Middle Eocene bentonite in the North Carolina Coastal Plain and its relationship to the volcanic swarm in western Virginia
Published:April 13, 2020
W. Burleigh Harris, Paul A. Thayer, 2020. "Middle Eocene bentonite in the North Carolina Coastal Plain and its relationship to the volcanic swarm in western Virginia", The Appalachian Geology of John M. Dennison: Rocks, People, and a Few Good Restaurants along the Way, Katharine Lee Avary, Kenneth O. Hasson, Richard J. Diecchio
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A local clay lens up to 60 cm thick in the Eocene Castle Hayne Limestone at the abandoned Fussell Quarry, Duplin County, North Carolina, is identified as a bentonite. It is composed of authigenic smectite with sparse euhedral biotite and apatite. Scanning electron microscope examination shows that the bentonite consists of relic bubble-wall shards altered to smectite. Smectitic columnules, rod-shaped casts of elongate pipe vesicles in pumice fragments derived from early dissolution of nearby small glass shards, also occur. This association is considered diagnostic of a silicic air-fall ash. K-Ar and Rb-Sr biotite dates from the bentonite are 46.2 ± 1.8 Ma and 45.7 ± 0.7 Ma, respectively, and a fission-track age of apatite is 51.0 ± 2.0 Ma; this later date is considered to be incorrect.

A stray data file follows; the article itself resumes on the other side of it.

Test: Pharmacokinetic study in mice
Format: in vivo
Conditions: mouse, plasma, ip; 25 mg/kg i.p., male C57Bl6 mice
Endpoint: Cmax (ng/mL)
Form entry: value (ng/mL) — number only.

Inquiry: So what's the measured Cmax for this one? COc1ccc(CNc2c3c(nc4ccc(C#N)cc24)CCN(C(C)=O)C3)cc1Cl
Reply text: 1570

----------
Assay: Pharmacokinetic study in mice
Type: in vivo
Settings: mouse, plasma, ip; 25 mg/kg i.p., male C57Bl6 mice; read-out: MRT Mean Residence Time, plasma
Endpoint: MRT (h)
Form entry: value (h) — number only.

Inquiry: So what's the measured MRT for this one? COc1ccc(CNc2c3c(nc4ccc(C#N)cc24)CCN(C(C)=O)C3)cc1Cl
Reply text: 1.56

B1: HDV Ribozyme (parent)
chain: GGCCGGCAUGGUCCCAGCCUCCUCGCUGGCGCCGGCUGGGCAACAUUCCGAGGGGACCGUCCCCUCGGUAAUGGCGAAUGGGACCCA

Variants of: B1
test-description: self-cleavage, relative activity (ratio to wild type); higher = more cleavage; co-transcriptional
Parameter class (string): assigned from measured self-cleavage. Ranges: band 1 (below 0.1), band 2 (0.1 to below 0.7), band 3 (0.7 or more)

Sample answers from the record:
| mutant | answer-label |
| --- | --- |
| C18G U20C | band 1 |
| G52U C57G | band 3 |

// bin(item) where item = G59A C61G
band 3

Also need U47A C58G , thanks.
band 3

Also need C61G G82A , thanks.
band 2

Biotite compositions determined from electron microprobe analyses on 100 crystals suggest derivation from a single volcanic source no more than 4000 km from the bentonite. Possible sources of the ash include Bermuda; Highland County, Virginia; and the Caribbean; however, because of distance, prevailing wind direction, and similarity in age and composition, the volcanic swarm in Highland County, Virginia, is the suggested source.